The horizon of expection(s) (German: Erwartungshorizont) goes beyond a single reader's expectations. According to Hans Robert Jauss, the evaluation of a literary work requires a reconstruction of the "horizon of expectation(s)" that the author's contemporaries would have brought to that work. This "horizon of expectations" refers to the set of expectations and assumptions witch which readers from a specific generation and a specific culture read literary works. (Readers are not necessarily constantly aware of the entire set of expectations while reading.) Obviously, Shakespeare's contemporaries would have approached Hamlet with totally different expectations than early 21st-century readers or theatre goers. For example, theatre was not as highly regarded as a genre as today, and Elizabethans would have been much more familiar with the conventions of revenge tragedy.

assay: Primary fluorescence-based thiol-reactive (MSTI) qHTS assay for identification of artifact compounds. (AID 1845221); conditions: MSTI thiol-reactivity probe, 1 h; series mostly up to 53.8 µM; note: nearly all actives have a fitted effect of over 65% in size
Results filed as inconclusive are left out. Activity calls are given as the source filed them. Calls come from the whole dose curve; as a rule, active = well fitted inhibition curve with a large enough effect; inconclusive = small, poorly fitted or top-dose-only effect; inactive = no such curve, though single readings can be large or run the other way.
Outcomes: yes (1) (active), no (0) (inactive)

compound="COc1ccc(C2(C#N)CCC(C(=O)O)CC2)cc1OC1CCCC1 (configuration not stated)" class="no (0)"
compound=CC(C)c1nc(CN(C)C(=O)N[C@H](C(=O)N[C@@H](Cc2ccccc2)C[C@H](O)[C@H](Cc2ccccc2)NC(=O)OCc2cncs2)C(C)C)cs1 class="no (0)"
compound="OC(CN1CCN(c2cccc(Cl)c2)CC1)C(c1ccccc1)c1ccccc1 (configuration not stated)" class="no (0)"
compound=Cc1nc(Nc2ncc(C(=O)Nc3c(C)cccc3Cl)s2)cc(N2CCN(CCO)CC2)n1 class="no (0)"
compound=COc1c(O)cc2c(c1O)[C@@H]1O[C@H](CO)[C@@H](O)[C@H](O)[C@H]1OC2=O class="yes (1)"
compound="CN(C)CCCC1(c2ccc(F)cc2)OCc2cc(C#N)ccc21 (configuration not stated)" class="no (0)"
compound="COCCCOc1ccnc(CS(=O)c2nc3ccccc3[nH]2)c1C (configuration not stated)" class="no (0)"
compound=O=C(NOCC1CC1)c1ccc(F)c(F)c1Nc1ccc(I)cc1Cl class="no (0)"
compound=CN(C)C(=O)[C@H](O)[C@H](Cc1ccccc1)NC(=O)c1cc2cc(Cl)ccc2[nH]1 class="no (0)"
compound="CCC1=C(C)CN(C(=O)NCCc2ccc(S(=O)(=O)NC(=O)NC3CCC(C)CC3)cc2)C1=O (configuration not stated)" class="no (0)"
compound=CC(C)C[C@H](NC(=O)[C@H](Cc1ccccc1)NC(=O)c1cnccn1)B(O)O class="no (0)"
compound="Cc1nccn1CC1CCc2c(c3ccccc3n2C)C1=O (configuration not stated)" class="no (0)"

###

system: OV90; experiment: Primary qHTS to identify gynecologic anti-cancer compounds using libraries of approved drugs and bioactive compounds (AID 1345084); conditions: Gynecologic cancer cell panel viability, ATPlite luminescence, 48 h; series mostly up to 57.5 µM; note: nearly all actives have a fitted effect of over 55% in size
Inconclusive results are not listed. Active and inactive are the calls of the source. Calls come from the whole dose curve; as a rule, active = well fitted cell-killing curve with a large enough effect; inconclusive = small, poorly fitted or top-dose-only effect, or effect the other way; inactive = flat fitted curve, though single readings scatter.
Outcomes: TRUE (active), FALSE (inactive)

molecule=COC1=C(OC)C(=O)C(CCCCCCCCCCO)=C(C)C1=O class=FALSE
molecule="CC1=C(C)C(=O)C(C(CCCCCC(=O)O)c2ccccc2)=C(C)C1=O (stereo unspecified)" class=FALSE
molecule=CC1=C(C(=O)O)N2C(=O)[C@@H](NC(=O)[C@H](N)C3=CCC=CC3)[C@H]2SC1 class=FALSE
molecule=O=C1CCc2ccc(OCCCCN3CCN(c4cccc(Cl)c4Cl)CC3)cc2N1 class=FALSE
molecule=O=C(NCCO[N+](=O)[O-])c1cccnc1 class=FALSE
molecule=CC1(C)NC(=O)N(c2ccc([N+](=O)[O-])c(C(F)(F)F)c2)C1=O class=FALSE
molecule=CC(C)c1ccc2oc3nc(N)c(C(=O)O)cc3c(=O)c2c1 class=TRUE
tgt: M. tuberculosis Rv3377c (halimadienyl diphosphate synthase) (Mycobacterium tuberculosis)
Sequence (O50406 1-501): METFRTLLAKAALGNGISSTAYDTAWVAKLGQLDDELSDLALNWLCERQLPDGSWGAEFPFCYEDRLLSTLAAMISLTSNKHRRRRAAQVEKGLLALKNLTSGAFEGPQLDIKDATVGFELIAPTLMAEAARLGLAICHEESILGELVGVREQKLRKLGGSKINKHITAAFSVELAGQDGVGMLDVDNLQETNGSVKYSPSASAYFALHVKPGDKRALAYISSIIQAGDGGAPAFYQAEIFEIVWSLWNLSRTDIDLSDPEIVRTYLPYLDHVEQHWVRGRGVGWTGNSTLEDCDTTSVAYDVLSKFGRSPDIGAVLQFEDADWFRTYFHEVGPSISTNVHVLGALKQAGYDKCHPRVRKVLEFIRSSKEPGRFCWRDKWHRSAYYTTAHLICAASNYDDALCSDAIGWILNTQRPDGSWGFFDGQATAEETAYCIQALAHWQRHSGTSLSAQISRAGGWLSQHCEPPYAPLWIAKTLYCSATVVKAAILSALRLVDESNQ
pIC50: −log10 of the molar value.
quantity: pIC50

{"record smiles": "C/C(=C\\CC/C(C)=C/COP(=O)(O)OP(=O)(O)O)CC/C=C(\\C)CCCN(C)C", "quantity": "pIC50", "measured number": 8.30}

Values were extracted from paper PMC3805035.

For Jauss, each of a work's "receptions" by successive generations of readers is a valid object of study; he described this succession of receptions as a “continuous establishing and altering of horizons”. A specific literary work may expand one's (aesthetic) horizon (in which case it is valuable) or not (e.g. formula fiction).